by Dennis Dalman
The Sartell Park Commission is pondering what to do with some sections of trails in the city that have badly deteriorated.
Most of the damage, caused mainly by willow roots, is making the trails unsafe.
The board will report back to the Sartell City Council at one of its upcoming meetings.
City staff has a priorities list of the most seriously damaged trail sections. There are four of them: a trail section north of Grizzly Lane and one south of Grizzly Lane in The Wilds neighborhood, the 2-1/2 Street trail connection and the Regional Medical Arts Trail.
The length of the trail sections vary, but all are under 1,000 feet.
At the last city council meeting, city engineer Jeremy Mathiasen showed slides of the trails. The surfaces are cracked and crumbling with weeds sprouting from the cracks. Trail sections next to ponds are especially vulnerable because willows, which grow as fast and rampant as weeds, send roots under the trails, which can rapidly ruin the asphalt.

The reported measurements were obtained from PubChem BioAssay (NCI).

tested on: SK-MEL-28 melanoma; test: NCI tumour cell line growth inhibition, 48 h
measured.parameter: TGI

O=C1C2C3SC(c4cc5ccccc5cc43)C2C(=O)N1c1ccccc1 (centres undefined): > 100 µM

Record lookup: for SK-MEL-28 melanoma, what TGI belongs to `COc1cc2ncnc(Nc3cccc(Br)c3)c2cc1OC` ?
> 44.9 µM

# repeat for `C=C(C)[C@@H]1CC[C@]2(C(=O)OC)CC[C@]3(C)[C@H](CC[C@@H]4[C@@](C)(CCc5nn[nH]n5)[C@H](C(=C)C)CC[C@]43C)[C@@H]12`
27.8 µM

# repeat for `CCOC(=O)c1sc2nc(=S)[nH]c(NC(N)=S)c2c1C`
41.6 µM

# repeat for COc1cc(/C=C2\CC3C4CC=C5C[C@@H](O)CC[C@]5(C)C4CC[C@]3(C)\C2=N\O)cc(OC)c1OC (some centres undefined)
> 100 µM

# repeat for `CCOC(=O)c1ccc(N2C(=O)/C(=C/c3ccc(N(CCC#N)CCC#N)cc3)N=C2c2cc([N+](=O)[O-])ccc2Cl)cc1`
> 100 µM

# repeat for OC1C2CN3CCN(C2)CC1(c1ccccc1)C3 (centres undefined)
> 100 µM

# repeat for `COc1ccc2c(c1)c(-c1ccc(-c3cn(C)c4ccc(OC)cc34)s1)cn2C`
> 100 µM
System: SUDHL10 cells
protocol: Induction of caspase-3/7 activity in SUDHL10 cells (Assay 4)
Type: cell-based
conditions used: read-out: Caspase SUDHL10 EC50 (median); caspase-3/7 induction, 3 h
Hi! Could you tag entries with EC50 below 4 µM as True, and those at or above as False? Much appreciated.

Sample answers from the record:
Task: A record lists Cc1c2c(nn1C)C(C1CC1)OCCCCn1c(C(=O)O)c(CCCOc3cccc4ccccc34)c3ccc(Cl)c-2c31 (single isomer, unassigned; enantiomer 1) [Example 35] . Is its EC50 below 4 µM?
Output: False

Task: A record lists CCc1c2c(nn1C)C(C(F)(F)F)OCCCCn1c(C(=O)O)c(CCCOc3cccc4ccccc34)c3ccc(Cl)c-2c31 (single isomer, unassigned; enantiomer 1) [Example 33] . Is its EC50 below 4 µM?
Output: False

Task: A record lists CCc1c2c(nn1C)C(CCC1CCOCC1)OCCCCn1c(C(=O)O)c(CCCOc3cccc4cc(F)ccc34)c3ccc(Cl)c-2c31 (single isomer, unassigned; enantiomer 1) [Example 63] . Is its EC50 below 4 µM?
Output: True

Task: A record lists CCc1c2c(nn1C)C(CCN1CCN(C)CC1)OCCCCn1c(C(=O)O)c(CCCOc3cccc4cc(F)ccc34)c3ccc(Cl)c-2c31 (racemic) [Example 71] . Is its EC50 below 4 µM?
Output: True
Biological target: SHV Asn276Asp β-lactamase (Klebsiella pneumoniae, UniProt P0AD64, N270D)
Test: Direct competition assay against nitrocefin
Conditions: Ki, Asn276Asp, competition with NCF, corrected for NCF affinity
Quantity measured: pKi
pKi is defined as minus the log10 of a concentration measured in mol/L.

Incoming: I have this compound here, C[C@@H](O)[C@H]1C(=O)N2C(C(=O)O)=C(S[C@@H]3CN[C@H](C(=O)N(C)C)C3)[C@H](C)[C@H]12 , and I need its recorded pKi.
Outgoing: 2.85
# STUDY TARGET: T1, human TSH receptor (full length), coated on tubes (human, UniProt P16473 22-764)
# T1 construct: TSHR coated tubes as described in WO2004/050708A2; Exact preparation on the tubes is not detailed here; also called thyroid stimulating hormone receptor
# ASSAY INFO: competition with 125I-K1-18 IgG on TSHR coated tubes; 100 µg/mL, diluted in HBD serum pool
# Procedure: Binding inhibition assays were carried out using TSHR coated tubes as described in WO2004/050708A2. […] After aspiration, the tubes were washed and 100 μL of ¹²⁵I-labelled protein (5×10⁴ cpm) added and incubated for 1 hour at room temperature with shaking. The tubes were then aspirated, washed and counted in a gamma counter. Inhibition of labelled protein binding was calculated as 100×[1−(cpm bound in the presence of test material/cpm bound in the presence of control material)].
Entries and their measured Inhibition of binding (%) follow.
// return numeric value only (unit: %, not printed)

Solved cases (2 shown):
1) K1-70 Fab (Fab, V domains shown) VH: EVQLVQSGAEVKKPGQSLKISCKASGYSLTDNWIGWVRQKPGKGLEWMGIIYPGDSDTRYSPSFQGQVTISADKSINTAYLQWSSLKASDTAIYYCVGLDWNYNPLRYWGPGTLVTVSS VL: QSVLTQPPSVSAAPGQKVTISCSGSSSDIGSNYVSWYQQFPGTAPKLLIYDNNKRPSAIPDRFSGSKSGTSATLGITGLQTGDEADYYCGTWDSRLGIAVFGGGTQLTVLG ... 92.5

The cost of repairs to the trail vary from $3,000 to as high as $70,000. However, there are several options to consider, Mathiasen noted. One is to abandon some parts of the trails — the lesser used ones, such as the trail section south of Grizzly Lane. Another option is to use concrete instead of bituminous surfacing, which would save money in the long run, as a concrete trail can last up to 20 years or more. Yet another option is to redesign the trails when they are being fixed to make them narrower – say, 8 feet instead of 10 feet. The city could also consider relocating some sections away from vegetation or using a product called Bio-Barrier that forces roots to grow away from the asphalt.
After the Sartell Park Commission studies the options, it will recommend solutions to the city council.